“Enterprise social networks will become the primary communication channels for noticing, deciding or acting on information relevant to carrying out work,” the consulting company Gartner claims in a press release, but “80 percent of social business efforts will not achieve the intended benefits due to inadequate leadership and an overemphasis on technology.” Enterprise social is important but for the next few years most companies won’t get it right.
The authors of The Social Organization categorize stages of engagement with enterprise social. Most companies range somewhere between folly and flippant with fearful holding the middle ground. At best they don’t prevent employees from forming collaborative communities but they ensure the failure of those communities by not providing leadership and resources. Without the power to execute upon the innovative solutions derived from their collective intelligence, those communities become irrelevant and wither.
Enterprise social networks aren’t like cooked spaghetti. You can’t throw them against the wall and expect them to stick. Ironically, spontaneity requires planning, persistence, faith, hard work and more than a few dollars. The end result, however, can be communities that solve thorny business problems with innovative solutions. At least as valuable, I think, is the potential impact on employee engagement and retention.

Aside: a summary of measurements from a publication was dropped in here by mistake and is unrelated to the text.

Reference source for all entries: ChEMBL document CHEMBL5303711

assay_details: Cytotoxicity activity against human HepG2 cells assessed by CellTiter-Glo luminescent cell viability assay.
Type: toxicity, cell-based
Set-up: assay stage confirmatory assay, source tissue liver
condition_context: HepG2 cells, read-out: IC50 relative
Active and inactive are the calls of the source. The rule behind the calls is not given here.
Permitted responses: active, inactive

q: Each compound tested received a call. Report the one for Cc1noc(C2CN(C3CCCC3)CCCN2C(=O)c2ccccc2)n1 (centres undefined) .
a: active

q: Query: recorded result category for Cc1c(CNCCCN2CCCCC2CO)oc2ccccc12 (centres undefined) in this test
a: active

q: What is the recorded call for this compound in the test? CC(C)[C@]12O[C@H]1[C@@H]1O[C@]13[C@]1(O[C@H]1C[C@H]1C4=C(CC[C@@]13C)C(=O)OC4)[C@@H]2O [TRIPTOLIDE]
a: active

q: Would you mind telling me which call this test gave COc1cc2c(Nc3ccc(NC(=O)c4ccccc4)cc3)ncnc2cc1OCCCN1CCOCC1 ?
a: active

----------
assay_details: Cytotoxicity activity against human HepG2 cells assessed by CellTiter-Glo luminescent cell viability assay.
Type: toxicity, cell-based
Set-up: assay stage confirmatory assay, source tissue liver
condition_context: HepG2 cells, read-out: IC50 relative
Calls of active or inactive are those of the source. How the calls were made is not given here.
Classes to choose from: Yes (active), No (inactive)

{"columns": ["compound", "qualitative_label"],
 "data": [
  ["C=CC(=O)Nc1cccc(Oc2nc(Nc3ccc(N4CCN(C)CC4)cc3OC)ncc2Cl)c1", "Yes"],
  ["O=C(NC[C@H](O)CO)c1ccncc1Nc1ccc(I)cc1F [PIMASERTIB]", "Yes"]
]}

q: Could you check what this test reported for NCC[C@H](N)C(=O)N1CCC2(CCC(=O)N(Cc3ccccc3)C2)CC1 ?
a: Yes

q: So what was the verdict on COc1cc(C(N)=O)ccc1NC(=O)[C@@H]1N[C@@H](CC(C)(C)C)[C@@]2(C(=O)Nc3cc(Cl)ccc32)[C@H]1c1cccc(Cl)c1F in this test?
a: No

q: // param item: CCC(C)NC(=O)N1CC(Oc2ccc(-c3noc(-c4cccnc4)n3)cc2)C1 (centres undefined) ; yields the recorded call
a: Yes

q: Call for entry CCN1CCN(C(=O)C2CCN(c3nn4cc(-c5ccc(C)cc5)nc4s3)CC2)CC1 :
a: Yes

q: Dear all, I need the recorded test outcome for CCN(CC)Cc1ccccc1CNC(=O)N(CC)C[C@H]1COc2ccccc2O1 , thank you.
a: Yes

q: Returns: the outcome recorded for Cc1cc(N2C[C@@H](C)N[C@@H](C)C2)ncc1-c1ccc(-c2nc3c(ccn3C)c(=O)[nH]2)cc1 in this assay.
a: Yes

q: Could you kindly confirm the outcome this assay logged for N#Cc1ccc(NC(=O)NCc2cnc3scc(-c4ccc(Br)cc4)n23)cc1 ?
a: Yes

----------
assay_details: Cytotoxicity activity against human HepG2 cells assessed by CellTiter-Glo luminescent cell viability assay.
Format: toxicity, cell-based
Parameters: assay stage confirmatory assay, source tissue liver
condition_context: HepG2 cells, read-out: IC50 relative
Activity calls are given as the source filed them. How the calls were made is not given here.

Enterprise social networks have the potential to change the way we work and the way we relate to one another at work. Considering the staggering number of disengaged employees, the alienation, emotional pain and loss of productivity, some change is desperately needed.
The Social Organization isn’t about marketing with social media. It won’t help you sell widgets using Twitter. But it is a topographic map of the social landscape inside companies. It will help you ask the right questions. Without those questions you’ll never find your way across the terrain. You’ll be lost among the 80%.
The Social Organization: How to Use Social Media to Tap the Collective Genius of your Customers and Employees
Anthony J. Bradley, Mark P. McDonald